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Where discovery comes naturally
At Missouri S&T’s Ozark Research Field Station (OFRS), you have the chance to make scientific discoveries in a natural outdoor classroom rich in ecological history.
What is a field station?
It’s is a place to engage with the natural world — a good field station is interdisciplinary, multipurpose and serves a variety of interests and research targets like biology, chemistry, geology, art, literature, music, poetry and engineering.
The Ozark Research Field Station is a nine-acre biological resource site made available to S&T through its partnership with the Missouri Department of Conservation. Located about 20 miles southwest of Rolla, Missouri on land settled in the 1860s, the site contains ponds, streams, woods, wildlife and a historical house.
What do field stations do?
- Observe environmental change
- Train new generation scientists, current educators and natural resources professionals
- Engage the public in science and discovery of the natural world
- Test new technologies and methods
- Facilitate self-discovery and community enrichment
Our programs inspire an appreciation of natural history, land ethics and the scientific process.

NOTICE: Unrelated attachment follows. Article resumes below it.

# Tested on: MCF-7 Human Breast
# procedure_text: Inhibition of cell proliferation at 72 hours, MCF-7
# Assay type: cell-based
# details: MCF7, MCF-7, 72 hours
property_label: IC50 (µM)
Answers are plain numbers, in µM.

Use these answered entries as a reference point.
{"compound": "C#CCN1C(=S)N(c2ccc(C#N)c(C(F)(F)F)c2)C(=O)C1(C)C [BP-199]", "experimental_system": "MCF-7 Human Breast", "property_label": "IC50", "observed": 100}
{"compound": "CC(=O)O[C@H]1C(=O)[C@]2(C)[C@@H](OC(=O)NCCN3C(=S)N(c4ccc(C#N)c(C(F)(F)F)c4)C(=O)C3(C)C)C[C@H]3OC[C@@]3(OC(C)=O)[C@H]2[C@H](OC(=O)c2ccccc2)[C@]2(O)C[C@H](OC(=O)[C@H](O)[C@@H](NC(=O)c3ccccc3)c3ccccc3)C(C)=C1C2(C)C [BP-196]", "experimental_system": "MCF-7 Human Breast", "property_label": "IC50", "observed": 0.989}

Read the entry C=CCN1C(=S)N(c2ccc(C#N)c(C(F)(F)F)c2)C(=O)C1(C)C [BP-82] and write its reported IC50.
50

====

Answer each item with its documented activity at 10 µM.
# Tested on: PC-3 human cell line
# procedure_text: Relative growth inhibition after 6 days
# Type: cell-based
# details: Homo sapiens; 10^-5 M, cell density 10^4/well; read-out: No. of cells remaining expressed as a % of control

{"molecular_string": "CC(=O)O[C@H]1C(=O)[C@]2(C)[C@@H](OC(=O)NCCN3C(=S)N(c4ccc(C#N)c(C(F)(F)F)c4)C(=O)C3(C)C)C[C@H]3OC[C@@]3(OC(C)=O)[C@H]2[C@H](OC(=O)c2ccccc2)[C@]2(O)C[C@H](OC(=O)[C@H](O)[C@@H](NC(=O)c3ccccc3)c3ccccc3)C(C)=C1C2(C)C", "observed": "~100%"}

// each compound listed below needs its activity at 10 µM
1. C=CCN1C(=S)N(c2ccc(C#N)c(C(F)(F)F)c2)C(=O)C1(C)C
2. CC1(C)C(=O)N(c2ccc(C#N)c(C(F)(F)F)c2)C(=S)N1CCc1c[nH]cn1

As the only biological field station in the University of Missouri System, the ORFS gives you real life learning experiences that will help you prepare for meaningful careers involving biology, the environment, conservation, natural resources and more.
Collaboration and outreach
The ORFS offers unique, place-based courses taught by Missouri faculty from a variety of academic departments.
It also offers programs for students and the community that involve:
- Primary and secondary schools
- Girl Scouts of America
- Boy Scouts of America
- Future Farmers of America
- 4-H Club
- Audubon Society
- U.S. Geological Survey
- Nature Conservancy
- Master Naturalists
Meet the Staff
Dr. Robin M. Verble
Director, Ozark Research Field Station
Dr. Robin M. Verble joined Missouri S&T in 2018 as founding director of the Ozark Research Field Station (ORFS) and associate professor of biological sciences. From 2012 to 2018, Verble was director of the Center for Fire Ecology at Texas Tech in Lubbock and an assistant professor in the school’s Department of Natural Resources Management. Before that, she worked for three years as the curator of insects at the Watson Museum of Entomology at the University of Arkansas, Little Rock. Verble’s research focuses on the effects of wildland fire on insect community and population structure and individual behavior. Learn more at Verble Fire Ecology Lab.
- Ph.D. applied ecology, University of Arkansas at Little Rock
- M.S. entomology, University of Arkansas
- B.S biophysics, University of Southern Indiana
Caretaker, Ozark Research Field Station
Theo joined Missouri S&T in 2019 as caretaker of the ORFS and lecturer of biological sciences. Sumnicht has worked at field stations across the world for his own research and brings a diverse perspective and a wealth of enthusiasm to the position.
- M.S. biology, University of Arkansas at Little Rock
- B.S. entomology, University of California-Davis